Monday, May 9, 2016
Who rules the world? Not really the US; Sales plunge sends HTC into loss; Broadcasting live from a drone
1 Who rules the world? Not really the US (Noam Chomsky/TomDispatch in The Guardian) The challenges faced by western powers at the outset of 2016 are usefully summarized within the conventional framework by Gideon Rachman, chief foreign-affairs columnist for the London Financial Times. He begins by reviewing the western picture of world order: “Ever since the end of the cold war, the overwhelming power of the US military has been the central fact of international politics.”
This is particularly crucial in three regions: east Asia, where “the US navy has become used to treating the Pacific as an ‘American lake’”; Europe, where Nato – meaning the US, which “accounts for a staggering three-quarters of Nato’s military spending” – “guarantees the territorial integrity of its member states”; and the Middle East, where giant US naval and air bases “exist to reassure friends and to intimidate rivals”.
The problem of world order today, Rachman continues, is that “these security orders are now under challenge in all three regions” because of Russian intervention in Ukraine and Syria, and because of China turning its nearby seas from an American lake to “clearly contested water”.
The fundamental question of international relations, then, is whether the US should “accept that other major powers should have some kind of zone of influence in their neighborhoods”. Rachman thinks it should, for reasons of “diffusion of economic power around the world – combined with simple common sense”.
2 Sales plunge sends HTC into loss (BBC) A sharp plunge in sales has pushed the Taiwanese phonemaker HTC into a loss for the three months to March. Revenue for the first quarter dropped 64% to 14.8bn Taiwanese dollars ($456m), while the net loss was 2.6bn Taiwanese dollars, compared with a profit the year before.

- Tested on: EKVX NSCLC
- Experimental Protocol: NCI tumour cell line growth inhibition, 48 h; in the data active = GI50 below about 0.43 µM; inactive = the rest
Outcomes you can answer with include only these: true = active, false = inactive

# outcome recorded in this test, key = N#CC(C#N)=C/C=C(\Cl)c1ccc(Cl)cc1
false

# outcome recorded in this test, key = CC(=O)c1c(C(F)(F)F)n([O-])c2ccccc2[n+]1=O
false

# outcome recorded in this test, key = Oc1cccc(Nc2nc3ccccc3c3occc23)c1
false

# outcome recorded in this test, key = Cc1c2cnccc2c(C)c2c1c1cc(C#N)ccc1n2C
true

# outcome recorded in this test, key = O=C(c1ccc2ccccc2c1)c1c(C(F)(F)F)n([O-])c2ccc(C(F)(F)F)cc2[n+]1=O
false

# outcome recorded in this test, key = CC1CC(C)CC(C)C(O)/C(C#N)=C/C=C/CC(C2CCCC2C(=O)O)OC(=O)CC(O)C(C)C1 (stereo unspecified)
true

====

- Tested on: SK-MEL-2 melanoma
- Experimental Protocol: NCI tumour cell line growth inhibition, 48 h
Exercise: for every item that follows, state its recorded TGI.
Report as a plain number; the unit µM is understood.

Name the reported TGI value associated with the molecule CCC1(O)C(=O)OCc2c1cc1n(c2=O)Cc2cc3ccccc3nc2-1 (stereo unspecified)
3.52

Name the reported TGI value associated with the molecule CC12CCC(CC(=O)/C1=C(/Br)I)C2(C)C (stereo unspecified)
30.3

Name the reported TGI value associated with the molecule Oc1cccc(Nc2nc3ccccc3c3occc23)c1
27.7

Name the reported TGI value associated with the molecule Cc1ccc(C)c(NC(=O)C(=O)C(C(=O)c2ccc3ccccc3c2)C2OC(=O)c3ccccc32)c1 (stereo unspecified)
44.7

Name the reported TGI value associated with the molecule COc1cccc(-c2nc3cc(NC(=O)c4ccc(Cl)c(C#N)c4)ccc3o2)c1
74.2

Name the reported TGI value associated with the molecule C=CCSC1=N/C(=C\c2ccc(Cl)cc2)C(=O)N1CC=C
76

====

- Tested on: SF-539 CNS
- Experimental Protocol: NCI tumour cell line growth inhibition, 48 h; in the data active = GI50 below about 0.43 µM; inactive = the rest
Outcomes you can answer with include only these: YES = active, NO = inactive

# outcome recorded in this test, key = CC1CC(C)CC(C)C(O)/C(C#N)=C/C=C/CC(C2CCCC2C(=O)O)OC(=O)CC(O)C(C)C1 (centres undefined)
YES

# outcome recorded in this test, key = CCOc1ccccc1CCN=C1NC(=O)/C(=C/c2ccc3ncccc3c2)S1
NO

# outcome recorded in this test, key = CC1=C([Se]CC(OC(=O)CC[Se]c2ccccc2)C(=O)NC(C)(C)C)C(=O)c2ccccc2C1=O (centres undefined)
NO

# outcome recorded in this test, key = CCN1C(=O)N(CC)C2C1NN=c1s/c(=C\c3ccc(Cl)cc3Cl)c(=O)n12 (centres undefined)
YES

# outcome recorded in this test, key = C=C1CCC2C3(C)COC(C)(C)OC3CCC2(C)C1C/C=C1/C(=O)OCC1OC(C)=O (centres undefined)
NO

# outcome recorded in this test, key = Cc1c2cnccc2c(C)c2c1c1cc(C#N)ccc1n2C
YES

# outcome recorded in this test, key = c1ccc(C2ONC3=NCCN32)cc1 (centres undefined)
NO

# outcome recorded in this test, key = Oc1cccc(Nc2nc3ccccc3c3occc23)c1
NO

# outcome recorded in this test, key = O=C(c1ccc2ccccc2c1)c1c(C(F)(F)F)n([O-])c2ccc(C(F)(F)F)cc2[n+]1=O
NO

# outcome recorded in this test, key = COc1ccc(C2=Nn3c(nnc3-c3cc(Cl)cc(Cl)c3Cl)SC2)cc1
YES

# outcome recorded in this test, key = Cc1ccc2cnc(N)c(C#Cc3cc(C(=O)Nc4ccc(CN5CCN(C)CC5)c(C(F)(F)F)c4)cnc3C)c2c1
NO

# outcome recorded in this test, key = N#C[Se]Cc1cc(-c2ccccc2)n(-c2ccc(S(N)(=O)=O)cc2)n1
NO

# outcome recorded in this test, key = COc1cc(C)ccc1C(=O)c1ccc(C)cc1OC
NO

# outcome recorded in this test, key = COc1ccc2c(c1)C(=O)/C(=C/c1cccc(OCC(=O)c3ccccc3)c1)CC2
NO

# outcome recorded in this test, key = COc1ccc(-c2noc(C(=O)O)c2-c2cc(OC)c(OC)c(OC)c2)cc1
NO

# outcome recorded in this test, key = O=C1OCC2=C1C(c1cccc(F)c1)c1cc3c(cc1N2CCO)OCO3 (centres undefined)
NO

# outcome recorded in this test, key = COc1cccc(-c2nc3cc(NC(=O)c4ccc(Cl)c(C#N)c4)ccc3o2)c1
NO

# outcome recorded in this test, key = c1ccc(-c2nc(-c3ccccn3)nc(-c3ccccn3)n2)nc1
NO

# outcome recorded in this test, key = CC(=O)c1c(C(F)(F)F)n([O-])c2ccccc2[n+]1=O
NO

The firm has been struggling to compete with the likes of Apple and Samsung. It is pinning hopes on its new HTC 10 phone to revive fortunes as well as its virtual reality headset Vive. The HTC 10, which comes with an "ultraselfie" front camera designed to reduce the risk of blurry shots, and the Vive headset were both only launched in April and so are not reflected in this current quarter.
The success of those two products will dictate the success of the company, said analyst Ben Wood from CCS Insight. Five years ago, HTC was the world's fourth bestselling smartphone maker with a market share of about 9%. But in 2015, it fell to 17th place with a share of about 1%, according to research firm IDC.
3 Broadcasting live from a drone (Emily Price in San Francisco Chronicle) Sure, Periscoping an event from your smartphone is great, but what if you could shoot that same video from a drone instead? Twitter-owned Periscope announced a new integration with drone maker DJI which will allow video shot with the drones to be broadcast in real-time through the mobile app.
To broadcast from a drone, all you’ll have to do is connect your smartphone to your drone’s remote. After that, you’ll be able to switch between the drone, your phone, and even a GoPro camera while you’re filming an event. A sketch feature will also allow you to draw on the feed as you broadcast in order to point out something specific in the action to your audience, like a sports play, or a small corner of a larger landscape, for instance. The feature will be available for everyone who happens to own one of the supported drones within the next few weeks.
While on the surface the ideas seems like a novelty, the move could be just what Periscope needs to make itself more of a mainstream video destination. There certainly will be a handful of broadcasts of just people filming their own antics at home, but the ability to seamlessly switch between cameras and use drones in the process could open the door for some pretty impressive video feeds when it comes to sports and concert streams, and even live news coverage.
Periscope also announced plans to make all broadcasts permanent on the service by default. Currently when you film, a broadcast will disappear after 24 hours unless you expressly choose to save it. Now, all those broadcasts will be saved by default (you can still delete them if you’d prefer they weren’t there). Periscope is also offering a new search feature, which will make finding those broadcasts in the future much easier.